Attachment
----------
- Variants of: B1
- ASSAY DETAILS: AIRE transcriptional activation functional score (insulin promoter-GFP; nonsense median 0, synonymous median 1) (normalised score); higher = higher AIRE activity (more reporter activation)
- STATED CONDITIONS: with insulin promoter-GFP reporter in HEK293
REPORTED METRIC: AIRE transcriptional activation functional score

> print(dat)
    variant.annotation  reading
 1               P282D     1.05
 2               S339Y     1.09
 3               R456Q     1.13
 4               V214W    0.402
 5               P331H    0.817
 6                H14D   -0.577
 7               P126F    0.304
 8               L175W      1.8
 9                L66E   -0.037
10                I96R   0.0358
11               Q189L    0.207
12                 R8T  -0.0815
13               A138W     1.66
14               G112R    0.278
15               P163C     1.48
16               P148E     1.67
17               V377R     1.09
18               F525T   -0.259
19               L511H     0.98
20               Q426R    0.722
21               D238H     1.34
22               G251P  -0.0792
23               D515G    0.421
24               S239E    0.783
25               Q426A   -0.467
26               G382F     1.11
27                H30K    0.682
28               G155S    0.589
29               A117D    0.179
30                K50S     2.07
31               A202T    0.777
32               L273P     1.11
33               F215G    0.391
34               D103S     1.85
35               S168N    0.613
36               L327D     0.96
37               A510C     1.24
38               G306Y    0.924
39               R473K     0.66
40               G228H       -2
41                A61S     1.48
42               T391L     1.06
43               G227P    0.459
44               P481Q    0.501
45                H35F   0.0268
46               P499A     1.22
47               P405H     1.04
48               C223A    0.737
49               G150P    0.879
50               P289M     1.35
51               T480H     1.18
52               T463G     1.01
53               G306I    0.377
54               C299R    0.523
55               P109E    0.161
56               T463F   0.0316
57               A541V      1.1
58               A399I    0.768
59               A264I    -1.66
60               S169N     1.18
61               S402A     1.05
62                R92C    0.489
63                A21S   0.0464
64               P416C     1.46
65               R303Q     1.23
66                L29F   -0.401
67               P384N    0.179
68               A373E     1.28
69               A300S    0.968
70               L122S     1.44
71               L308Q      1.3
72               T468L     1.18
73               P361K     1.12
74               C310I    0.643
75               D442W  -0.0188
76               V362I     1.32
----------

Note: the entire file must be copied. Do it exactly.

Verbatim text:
- Variants of: B1
- ASSAY DETAILS: AIRE transcriptional activation functional score (insulin promoter-GFP; nonsense median 0, synonymous median 1) (normalised score); higher = higher AIRE activity (more reporter activation)
- STATED CONDITIONS: with insulin promoter-GFP reporter in HEK293
REPORTED METRIC: AIRE transcriptional activation functional score

> print(dat)
    variant.annotation  reading
 1               P282D     1.05
 2               S339Y     1.09
 3               R456Q     1.13
 4               V214W    0.402
 5               P331H    0.817
 6                H14D   -0.577
 7               P126F    0.304
 8               L175W      1.8
 9                L66E   -0.037
10                I96R   0.0358
11               Q189L    0.207
12                 R8T  -0.0815
13               A138W     1.66
14               G112R    0.278
15               P163C     1.48
16               P148E     1.67
17               V377R     1.09
18               F525T   -0.259
19               L511H     0.98
20               Q426R    0.722
21               D238H     1.34
22               G251P  -0.0792
23               D515G    0.421
24               S239E    0.783
25               Q426A   -0.467
26               G382F     1.11
27                H30K    0.682
28               G155S    0.589
29               A117D    0.179
30                K50S     2.07
31               A202T    0.777
32               L273P     1.11
33               F215G    0.391
34               D103S     1.85
35               S168N    0.613
36               L327D     0.96
37               A510C     1.24
38               G306Y    0.924
39               R473K     0.66
40               G228H       -2
41                A61S     1.48
42               T391L     1.06
43               G227P    0.459
44               P481Q    0.501
45                H35F   0.0268
46               P499A     1.22
47               P405H     1.04
48               C223A    0.737
49               G150P    0.879
50               P289M     1.35
51               T480H     1.18
52               T463G     1.01
53               G306I    0.377
54               C299R    0.523
55               P109E    0.161
56               T463F   0.0316
57               A541V      1.1
58               A399I    0.768
59               A264I    -1.66
60               S169N     1.18
61               S402A     1.05
62                R92C    0.489
63                A21S   0.0464
64               P416C     1.46
65               R303Q     1.23
66                L29F   -0.401
67               P384N    0.179
68               A373E     1.28
69               A300S    0.968
70               L122S     1.44
71               L308Q      1.3
72               T468L     1.18
73               P361K     1.12
74               C310I    0.643
75               D442W  -0.0188
76               V362I     1.32